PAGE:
Perhaps technical challenges can be overcome, with STEM skill and determination, and the cost of nearly 100 UAVs still pales in comparison to other platforms. Even so, the second challenge is still the biggest: demonstrating a credible will to respond. It matters not if we detect our adversary building islands in the South China Sea, using active measures to influence elections or creating a de facto new border in eastern Ukraine, if we have not yet demonstrated that such activity crosses a line and will receive a robust response.
Deterrence by detection assumes that detection is enough. It rests on the concept that the resultant naming and shaming by the international community will cow our adversaries into docility. It will not. Russia, in a time of “nothing is true and anything is possible,” has repeatedly denied it is responsible for a host of sins—from taking Crimea and eastern Ukraine to meddling in elections around the globe. In turn, it has suffered limited consequences. China, with its Belt and Road Initiative, has cloaked its expansionist goals in a veil of economic prosperity for all. The international community for years has lined up to sign the wolf-in-sheep’s-clothing contracts. There has been plenty of evidence presented publicly on Moscow’s and Beijing’s bad behavior, but both governments have been able to deny, deflect, and make counter accusations while the West engages in a strong finger wag.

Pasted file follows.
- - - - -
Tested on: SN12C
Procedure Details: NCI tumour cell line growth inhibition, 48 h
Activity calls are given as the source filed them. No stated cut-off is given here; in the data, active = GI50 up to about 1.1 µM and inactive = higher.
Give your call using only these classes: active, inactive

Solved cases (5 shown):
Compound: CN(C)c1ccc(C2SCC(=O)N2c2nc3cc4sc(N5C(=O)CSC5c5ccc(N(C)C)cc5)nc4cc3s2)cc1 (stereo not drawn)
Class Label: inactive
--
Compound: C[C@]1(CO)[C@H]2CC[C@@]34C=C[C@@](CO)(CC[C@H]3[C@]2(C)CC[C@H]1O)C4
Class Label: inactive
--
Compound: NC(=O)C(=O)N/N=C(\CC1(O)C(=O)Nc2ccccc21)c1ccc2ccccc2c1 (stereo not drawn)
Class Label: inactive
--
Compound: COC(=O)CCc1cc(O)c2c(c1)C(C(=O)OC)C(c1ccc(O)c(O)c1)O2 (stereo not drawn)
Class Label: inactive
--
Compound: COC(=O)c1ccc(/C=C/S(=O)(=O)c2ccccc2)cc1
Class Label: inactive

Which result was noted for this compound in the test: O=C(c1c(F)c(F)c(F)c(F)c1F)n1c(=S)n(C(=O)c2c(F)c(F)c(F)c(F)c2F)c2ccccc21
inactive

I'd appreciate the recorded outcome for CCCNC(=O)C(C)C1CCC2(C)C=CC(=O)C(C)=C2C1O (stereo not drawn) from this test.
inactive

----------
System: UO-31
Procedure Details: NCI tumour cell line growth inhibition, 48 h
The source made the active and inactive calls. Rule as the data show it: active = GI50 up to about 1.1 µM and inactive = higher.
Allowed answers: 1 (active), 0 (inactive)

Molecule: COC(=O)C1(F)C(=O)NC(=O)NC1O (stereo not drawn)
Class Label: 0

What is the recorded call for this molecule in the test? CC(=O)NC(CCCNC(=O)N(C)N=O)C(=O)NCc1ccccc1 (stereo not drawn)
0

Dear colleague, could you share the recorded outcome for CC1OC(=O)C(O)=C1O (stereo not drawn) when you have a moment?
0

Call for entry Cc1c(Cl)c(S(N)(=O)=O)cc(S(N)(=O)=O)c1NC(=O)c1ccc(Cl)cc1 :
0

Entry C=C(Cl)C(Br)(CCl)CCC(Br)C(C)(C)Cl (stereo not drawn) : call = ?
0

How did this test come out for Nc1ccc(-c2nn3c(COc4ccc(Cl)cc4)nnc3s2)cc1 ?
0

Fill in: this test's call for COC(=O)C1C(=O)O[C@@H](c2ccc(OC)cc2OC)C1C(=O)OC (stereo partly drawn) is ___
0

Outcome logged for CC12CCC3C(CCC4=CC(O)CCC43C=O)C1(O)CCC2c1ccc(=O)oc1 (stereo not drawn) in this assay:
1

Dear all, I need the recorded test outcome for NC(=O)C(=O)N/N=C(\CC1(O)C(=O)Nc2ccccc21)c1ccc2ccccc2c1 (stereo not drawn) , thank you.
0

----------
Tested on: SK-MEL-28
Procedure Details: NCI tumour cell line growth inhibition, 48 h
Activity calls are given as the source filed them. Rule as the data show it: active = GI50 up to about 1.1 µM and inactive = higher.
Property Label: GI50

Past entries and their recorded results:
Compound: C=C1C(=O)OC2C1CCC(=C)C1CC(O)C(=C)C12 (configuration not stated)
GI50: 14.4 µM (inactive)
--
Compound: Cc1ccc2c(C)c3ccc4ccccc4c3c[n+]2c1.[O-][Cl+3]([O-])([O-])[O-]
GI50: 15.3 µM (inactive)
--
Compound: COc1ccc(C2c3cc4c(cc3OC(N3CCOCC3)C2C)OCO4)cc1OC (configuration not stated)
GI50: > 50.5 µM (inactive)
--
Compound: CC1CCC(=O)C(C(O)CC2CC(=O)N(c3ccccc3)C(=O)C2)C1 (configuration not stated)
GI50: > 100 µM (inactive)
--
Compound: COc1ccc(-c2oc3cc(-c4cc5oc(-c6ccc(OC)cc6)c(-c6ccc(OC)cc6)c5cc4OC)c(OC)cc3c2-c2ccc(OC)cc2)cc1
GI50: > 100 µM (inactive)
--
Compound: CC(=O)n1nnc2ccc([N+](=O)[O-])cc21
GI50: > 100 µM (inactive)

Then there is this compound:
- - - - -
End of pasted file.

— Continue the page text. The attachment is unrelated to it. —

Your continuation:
Early detection of aggressive activity is not only a good goal—it’s a necessity. Having a robust stable of ISR assets—from UAVs with a multitude of sensors, to persistent satellite coverage, to AI-enabled open source intelligence (OSINT)—will be critical to identifying adversary activity and responding in a timely fashion. But we cannot assume detection is enough to create deterrence. While we are building next generation sensors and training AI to “see” and “read” the take, we must also train our own minds to make critical decisions in times of uncertainty. Policymakers always want more information and clarity on adversary intentions that would make hard decisions easier, but that kind of certainty is rare. All the detection capability in the world will only get us pretty pictures of the bully next door, especially if we have not demonstrated that we can and will respond.
(Photo Credit: U.S. Air Force photo by Senior Airman Nichelle Anderson)